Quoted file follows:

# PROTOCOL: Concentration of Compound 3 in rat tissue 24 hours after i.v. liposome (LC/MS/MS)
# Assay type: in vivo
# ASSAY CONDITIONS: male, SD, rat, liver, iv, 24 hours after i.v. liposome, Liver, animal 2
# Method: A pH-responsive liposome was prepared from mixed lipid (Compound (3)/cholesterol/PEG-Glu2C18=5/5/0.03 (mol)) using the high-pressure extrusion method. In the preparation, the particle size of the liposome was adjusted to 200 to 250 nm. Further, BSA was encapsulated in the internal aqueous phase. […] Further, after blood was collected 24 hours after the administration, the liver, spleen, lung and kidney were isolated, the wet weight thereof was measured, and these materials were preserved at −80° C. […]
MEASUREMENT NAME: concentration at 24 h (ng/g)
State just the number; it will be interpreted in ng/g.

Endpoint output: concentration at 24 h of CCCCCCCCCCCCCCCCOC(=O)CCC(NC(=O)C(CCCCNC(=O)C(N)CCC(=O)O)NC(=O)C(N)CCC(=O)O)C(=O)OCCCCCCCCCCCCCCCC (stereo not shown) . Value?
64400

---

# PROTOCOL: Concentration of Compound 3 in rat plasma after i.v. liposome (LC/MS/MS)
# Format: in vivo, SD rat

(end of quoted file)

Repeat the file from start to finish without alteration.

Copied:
# PROTOCOL: Concentration of Compound 3 in rat tissue 24 hours after i.v. liposome (LC/MS/MS)
# Assay type: in vivo
# ASSAY CONDITIONS: male, SD, rat, liver, iv, 24 hours after i.v. liposome, Liver, animal 2
# Method: A pH-responsive liposome was prepared from mixed lipid (Compound (3)/cholesterol/PEG-Glu2C18=5/5/0.03 (mol)) using the high-pressure extrusion method. In the preparation, the particle size of the liposome was adjusted to 200 to 250 nm. Further, BSA was encapsulated in the internal aqueous phase. […] Further, after blood was collected 24 hours after the administration, the liver, spleen, lung and kidney were isolated, the wet weight thereof was measured, and these materials were preserved at −80° C. […]
MEASUREMENT NAME: concentration at 24 h (ng/g)
State just the number; it will be interpreted in ng/g.

Endpoint output: concentration at 24 h of CCCCCCCCCCCCCCCCOC(=O)CCC(NC(=O)C(CCCCNC(=O)C(N)CCC(=O)O)NC(=O)C(N)CCC(=O)O)C(=O)OCCCCCCCCCCCCCCCC (stereo not shown) . Value?
64400

---

# PROTOCOL: Concentration of Compound 3 in rat plasma after i.v. liposome (LC/MS/MS)
# Format: in vivo, SD rat